136. The One and Only – Plankeye
THE ONE AND ONLY (1997)
After releasing the impressive Commonwealth album and touring non-stop with CCM heavyweights Newsboys, Plankeye entered the studio and returned with a much more polished pop album than anyone probably expected. This was a long way from Spill and Spark with their grungy punk and aggressive musical attack. Here is a bad that over the years had learned the fine art of writing a pop song.
The One and Only title may be in reference to God but I always like to think it had more to do with the Newcastle Brown Ale slogan. The album made stride lyrically as songwriters Eric Balmer and Luis Garcia took more control (this would be the last album for lead vocalist Scott Silletta) and infused the lyrics with a growing appreciation for Reformed theology, especially Postmillennial eschatology.
The band was being more and more influenced by the teaching of the late theologian and thinker, Greg Bahnsen. This influence stemmed from the fact that Bahnsen’s son David was also the band’s manager. Like the Supertones, the band began to study deeper theological ideologies and this became an integral part of the bands lyrical output.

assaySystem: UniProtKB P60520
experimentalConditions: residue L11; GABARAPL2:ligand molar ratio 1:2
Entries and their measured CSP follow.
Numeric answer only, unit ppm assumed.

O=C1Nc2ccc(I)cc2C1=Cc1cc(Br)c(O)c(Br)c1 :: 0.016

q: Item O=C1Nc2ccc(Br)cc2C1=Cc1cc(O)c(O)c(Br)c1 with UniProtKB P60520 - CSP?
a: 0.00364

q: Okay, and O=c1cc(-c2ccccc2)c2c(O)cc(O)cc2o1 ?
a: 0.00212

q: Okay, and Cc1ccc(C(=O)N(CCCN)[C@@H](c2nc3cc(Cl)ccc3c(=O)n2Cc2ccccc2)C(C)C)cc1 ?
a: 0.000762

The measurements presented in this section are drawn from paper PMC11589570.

The above is most notable in a personal favorite, Playground. The great punk rock groove drives a song criticizing the popular “imminent rapture” and their belief that the world has a long way to go and that the Gospel will accomplish in history its intended purpose.
This change in direction is dealt with “Landmarks.” Other themes include forgiveness, repentance, friendship and God’s sovereignty. The growth is musicianship and lyrical depth allowed the band to create their finest work, which, in the rare case in CCM, also became the bands best selling album.